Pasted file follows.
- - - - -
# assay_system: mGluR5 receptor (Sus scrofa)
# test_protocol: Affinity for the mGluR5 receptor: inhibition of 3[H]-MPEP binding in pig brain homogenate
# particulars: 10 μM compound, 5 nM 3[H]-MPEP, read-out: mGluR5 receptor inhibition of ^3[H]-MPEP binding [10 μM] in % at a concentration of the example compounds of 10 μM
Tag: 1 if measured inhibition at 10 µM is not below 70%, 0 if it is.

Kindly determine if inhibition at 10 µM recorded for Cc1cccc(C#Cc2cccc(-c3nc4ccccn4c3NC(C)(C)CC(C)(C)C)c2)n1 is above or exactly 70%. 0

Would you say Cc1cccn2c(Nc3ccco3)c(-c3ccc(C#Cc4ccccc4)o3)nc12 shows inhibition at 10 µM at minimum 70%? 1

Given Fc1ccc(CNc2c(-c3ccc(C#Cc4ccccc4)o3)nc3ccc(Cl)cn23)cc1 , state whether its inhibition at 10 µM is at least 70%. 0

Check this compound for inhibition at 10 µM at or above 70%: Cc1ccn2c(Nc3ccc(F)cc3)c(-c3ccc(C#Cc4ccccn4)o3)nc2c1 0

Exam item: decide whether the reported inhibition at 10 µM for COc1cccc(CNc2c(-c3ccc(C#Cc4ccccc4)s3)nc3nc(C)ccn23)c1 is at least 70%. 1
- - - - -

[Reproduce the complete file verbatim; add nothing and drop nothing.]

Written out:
# assay_system: mGluR5 receptor (Sus scrofa)
# test_protocol: Affinity for the mGluR5 receptor: inhibition of 3[H]-MPEP binding in pig brain homogenate
# particulars: 10 μM compound, 5 nM 3[H]-MPEP, read-out: mGluR5 receptor inhibition of ^3[H]-MPEP binding [10 μM] in % at a concentration of the example compounds of 10 μM
Tag: 1 if measured inhibition at 10 µM is not below 70%, 0 if it is.

Kindly determine if inhibition at 10 µM recorded for Cc1cccc(C#Cc2cccc(-c3nc4ccccn4c3NC(C)(C)CC(C)(C)C)c2)n1 is above or exactly 70%. 0

Would you say Cc1cccn2c(Nc3ccco3)c(-c3ccc(C#Cc4ccccc4)o3)nc12 shows inhibition at 10 µM at minimum 70%? 1

Given Fc1ccc(CNc2c(-c3ccc(C#Cc4ccccc4)o3)nc3ccc(Cl)cn23)cc1 , state whether its inhibition at 10 µM is at least 70%. 0

Check this compound for inhibition at 10 µM at or above 70%: Cc1ccn2c(Nc3ccc(F)cc3)c(-c3ccc(C#Cc4ccccn4)o3)nc2c1 0

Exam item: decide whether the reported inhibition at 10 µM for COc1cccc(CNc2c(-c3ccc(C#Cc4ccccc4)s3)nc3nc(C)ccn23)c1 is at least 70%. 1